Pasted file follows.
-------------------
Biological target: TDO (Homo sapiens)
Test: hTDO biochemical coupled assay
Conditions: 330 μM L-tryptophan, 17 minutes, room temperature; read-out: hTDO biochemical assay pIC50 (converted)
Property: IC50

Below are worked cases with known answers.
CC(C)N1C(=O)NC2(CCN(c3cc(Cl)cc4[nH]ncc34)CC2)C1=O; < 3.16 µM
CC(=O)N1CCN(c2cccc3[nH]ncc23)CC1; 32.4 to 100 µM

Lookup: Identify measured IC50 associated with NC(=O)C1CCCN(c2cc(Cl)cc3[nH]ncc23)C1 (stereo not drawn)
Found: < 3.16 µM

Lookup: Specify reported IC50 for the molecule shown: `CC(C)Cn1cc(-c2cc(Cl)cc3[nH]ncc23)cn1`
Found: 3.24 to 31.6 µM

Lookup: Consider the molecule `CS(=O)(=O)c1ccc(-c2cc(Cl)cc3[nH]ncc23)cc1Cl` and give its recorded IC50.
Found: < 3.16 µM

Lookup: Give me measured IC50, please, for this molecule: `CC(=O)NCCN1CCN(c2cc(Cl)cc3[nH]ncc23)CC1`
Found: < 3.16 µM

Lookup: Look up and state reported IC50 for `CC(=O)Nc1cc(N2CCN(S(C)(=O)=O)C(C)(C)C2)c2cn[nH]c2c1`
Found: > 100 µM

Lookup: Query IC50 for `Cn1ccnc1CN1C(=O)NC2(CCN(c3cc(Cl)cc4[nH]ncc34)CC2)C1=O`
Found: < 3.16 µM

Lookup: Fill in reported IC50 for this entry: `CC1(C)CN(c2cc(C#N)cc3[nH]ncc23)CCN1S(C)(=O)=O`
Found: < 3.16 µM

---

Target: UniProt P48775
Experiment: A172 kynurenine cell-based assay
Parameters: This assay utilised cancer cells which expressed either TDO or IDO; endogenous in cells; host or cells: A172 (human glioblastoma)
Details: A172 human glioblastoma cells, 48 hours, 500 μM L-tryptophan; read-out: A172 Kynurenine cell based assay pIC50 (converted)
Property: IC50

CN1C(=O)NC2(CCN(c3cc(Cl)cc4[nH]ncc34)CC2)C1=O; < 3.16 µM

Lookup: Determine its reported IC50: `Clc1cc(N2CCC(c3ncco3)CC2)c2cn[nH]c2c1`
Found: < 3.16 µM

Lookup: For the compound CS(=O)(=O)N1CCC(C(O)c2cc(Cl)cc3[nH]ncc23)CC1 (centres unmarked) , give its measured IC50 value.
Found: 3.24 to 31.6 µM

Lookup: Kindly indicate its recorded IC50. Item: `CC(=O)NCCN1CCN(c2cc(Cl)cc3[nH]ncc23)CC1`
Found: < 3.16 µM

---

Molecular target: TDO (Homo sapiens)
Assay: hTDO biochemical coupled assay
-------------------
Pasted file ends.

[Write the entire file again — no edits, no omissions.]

Biological target: TDO (Homo sapiens)
Test: hTDO biochemical coupled assay
Conditions: 330 μM L-tryptophan, 17 minutes, room temperature; read-out: hTDO biochemical assay pIC50 (converted)
Property: IC50

Below are worked cases with known answers.
CC(C)N1C(=O)NC2(CCN(c3cc(Cl)cc4[nH]ncc34)CC2)C1=O; < 3.16 µM
CC(=O)N1CCN(c2cccc3[nH]ncc23)CC1; 32.4 to 100 µM

Lookup: Identify measured IC50 associated with NC(=O)C1CCCN(c2cc(Cl)cc3[nH]ncc23)C1 (stereo not drawn)
Found: < 3.16 µM

Lookup: Specify reported IC50 for the molecule shown: `CC(C)Cn1cc(-c2cc(Cl)cc3[nH]ncc23)cn1`
Found: 3.24 to 31.6 µM

Lookup: Consider the molecule `CS(=O)(=O)c1ccc(-c2cc(Cl)cc3[nH]ncc23)cc1Cl` and give its recorded IC50.
Found: < 3.16 µM

Lookup: Give me measured IC50, please, for this molecule: `CC(=O)NCCN1CCN(c2cc(Cl)cc3[nH]ncc23)CC1`
Found: < 3.16 µM

Lookup: Look up and state reported IC50 for `CC(=O)Nc1cc(N2CCN(S(C)(=O)=O)C(C)(C)C2)c2cn[nH]c2c1`
Found: > 100 µM

Lookup: Query IC50 for `Cn1ccnc1CN1C(=O)NC2(CCN(c3cc(Cl)cc4[nH]ncc34)CC2)C1=O`
Found: < 3.16 µM

Lookup: Fill in reported IC50 for this entry: `CC1(C)CN(c2cc(C#N)cc3[nH]ncc23)CCN1S(C)(=O)=O`
Found: < 3.16 µM

---

Target: UniProt P48775
Experiment: A172 kynurenine cell-based assay
Parameters: This assay utilised cancer cells which expressed either TDO or IDO; endogenous in cells; host or cells: A172 (human glioblastoma)
Details: A172 human glioblastoma cells, 48 hours, 500 μM L-tryptophan; read-out: A172 Kynurenine cell based assay pIC50 (converted)
Property: IC50

CN1C(=O)NC2(CCN(c3cc(Cl)cc4[nH]ncc34)CC2)C1=O; < 3.16 µM

Lookup: Determine its reported IC50: `Clc1cc(N2CCC(c3ncco3)CC2)c2cn[nH]c2c1`
Found: < 3.16 µM

Lookup: For the compound CS(=O)(=O)N1CCC(C(O)c2cc(Cl)cc3[nH]ncc23)CC1 (centres unmarked) , give its measured IC50 value.
Found: 3.24 to 31.6 µM

Lookup: Kindly indicate its recorded IC50. Item: `CC(=O)NCCN1CCN(c2cc(Cl)cc3[nH]ncc23)CC1`
Found: < 3.16 µM

---

Molecular target: TDO (Homo sapiens)
Assay: hTDO biochemical coupled assay